Wednesday, September 7, 2011

The Book is Better Than the Movie: "The Bible" (1966)



Having avoided this film for years, I finally took a deep breath and rented it. John Huston's version of the Bible is full of pretty pictures, Hollywood stars, and no heart.

At almost three hours, the film is divided into four major sections or stories. The first concerns the Creation, as Adam and Eve are introduced into the Garden of Eden, eat from the Tree of Knowledge, and are banished. Later, their first two sons are involved in the very first murder. The Creation opening does have a lot of scenery, as the narrator takes us, slowly, through all the days God took to create the world. Adam and Eve are all wide eyed wonderment, and strategically naked. The Garden of Eden, however, looks like your backyard after a hot day. There is fake greenery here and there, but I kept waiting for Adam to invent the lawn sprinkler. The entire eating of the apple is glossed over as if Huston was in a hurry to get on with the film (or at least his turn as Noah).

After Cain kills Abel, Noah happens along and begins building the ark. But wait, this is not your Noah of the Bible or epics past, this Noah is "funny." Huston mugs for the camera as if he were in a Pink Panther film. As Noah and his three sons build, there is an awkward scene where Noah falls, gets his foot stuck in a bucket of pitch, and slides down half the deck of the ark, hitting his sleeping son in the head with the bucket. The light musical score tells us that Noah is just a clumsy regular guy, but if God told me to build an ark because of the watery end of mankind, I would be a little more careful. No, Noah's three sons are not played by Moe, Larry, and Curly. Other "funny" scenes involve Noah's wife trying to feed some of the exotic animals in the ark and not doing very well. Why didn't the cast just wink at the camera and grin? Poor special effects also kill this section, as Huston tries to fool us with bad footage of animals getting on the ark.

The shortest scene in the film revolves around King Nimrod and the building of the Tower of Babel. This section is all too brief as Nimrod climbs the Tower, shoots an arrow into heaven, God becomes angry, knocks a few things down, and no one can understand their coworker's language any longer. Without any connection to the three longer stories, you will wonder what Huston was thinking, maybe he had a bigger budget than he thought.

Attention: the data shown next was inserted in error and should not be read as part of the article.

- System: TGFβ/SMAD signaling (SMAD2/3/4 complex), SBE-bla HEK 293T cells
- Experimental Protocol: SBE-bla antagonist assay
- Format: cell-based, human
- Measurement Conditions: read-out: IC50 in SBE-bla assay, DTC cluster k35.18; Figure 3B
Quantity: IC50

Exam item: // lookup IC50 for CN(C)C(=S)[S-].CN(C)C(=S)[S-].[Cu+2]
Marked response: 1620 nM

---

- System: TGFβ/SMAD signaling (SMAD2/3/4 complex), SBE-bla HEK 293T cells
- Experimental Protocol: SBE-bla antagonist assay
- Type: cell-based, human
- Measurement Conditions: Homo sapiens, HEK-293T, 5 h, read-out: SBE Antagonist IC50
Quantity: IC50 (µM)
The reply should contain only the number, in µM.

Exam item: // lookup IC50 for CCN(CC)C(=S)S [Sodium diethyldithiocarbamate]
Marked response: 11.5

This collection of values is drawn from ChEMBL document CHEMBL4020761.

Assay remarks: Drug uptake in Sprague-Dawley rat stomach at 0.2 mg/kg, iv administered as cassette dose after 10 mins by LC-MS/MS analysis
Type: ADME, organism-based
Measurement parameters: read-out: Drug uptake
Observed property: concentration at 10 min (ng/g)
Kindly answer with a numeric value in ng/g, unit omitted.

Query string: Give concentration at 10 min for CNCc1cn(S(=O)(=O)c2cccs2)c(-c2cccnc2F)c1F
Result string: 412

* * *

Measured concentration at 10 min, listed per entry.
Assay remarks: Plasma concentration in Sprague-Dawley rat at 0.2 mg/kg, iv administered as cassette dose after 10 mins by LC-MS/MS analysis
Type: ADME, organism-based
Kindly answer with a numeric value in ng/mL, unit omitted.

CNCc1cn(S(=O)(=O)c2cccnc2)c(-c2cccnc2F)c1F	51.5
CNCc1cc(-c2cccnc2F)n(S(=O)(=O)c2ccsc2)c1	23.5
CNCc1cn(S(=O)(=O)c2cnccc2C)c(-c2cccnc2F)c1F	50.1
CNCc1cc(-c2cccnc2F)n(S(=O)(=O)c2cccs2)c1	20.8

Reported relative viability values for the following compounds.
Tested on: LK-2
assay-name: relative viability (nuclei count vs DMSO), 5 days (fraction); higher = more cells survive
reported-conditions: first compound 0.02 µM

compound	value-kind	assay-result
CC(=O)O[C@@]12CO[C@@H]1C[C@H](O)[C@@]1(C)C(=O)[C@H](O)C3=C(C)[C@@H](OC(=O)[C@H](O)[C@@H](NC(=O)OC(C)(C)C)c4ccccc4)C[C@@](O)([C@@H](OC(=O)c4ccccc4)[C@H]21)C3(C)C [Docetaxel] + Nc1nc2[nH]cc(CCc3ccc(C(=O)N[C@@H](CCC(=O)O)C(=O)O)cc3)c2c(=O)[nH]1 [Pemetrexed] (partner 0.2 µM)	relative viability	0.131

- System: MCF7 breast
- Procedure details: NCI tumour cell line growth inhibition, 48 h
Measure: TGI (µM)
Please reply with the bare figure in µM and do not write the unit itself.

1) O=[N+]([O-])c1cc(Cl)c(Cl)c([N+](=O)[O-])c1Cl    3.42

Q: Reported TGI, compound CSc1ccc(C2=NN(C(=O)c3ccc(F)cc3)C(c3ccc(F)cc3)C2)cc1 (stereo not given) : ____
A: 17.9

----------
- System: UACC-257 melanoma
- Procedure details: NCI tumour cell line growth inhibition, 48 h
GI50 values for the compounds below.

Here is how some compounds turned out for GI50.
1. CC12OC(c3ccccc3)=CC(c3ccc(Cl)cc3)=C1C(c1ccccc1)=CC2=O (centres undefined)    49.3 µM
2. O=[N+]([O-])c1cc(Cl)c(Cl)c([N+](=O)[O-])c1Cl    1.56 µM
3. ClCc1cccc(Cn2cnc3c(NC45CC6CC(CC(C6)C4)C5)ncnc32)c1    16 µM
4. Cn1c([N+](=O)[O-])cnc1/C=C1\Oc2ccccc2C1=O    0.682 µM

The final, and longest, section involves George C. Scott as Abraham, and Ava Gardner, doing her best impression of Elizabeth Taylor in "Cleopatra," as Sarah. Abraham fathers a son with a slave after Sarah becomes barren. Angel(s) O'Toole tells Abraham of Sarah's impending pregnancy, and then moves on to Sodom, ready to take the city down. This scene provides many creepy moments, as O'Toole is led by Lot through the city of sin, which we see samples of in the dark. Lot and his family escape, Lot's wife becomes the world's largest salt lick, and Abraham is told to sacrifice his beloved son, Isaac. As Abraham and Isaac wander in the desert to the sacrificial altar, they pass through Sodom's ruins. Here, Scott is given a bunch of scenes they probably expected to repeat when his Oscar nomination came through. Scott, always a fine actor, is awful, all groans and blank stares, as if he cannot get a handle on this character and director Huston will not help out. The film ends with Isaac's reprieve, and more pretty scenery. I took three days to watch this movie, and I congratulate anyone who sat through it in one sitting. The cinematography is lush and gorgeous. Every scene is like a painting, pardon the cliche.

The biggest problem here is the complete lack of spirit in the film. Everyone goes through the motions, and yet there is no magic or excitement in the characters' eyes. The actors say all their "thou"s and "wherefore"s with appropriate nobility, but I never believed that they were awed by the spirit of God. I have seen more emotionally appropriate reactions to mistaken lunch orders at Burger King than Scott's over the top portrayal of Abraham. He groans, hisses, and acts his wig off, but that was all there was- an act. A young Peter O'Toole, with an angelic face, plays the three angels wonderfully. He was the only actor here who seemed to understand the importance of the work without resorting to theater tricks to make the audience happy. The script, by "Barabbas" screenwriter Christopher Fry, is all over the place. It is too bad he could not concentrate on one area or event. He spent too much energy cramming everything in, and overwhelming the film.

I have seen better Sunday school pageants cover the same material more effectively. I cannot recommend "The Bible." (* *) out of five stars. Get this movie now!: The Bible: In the Beginning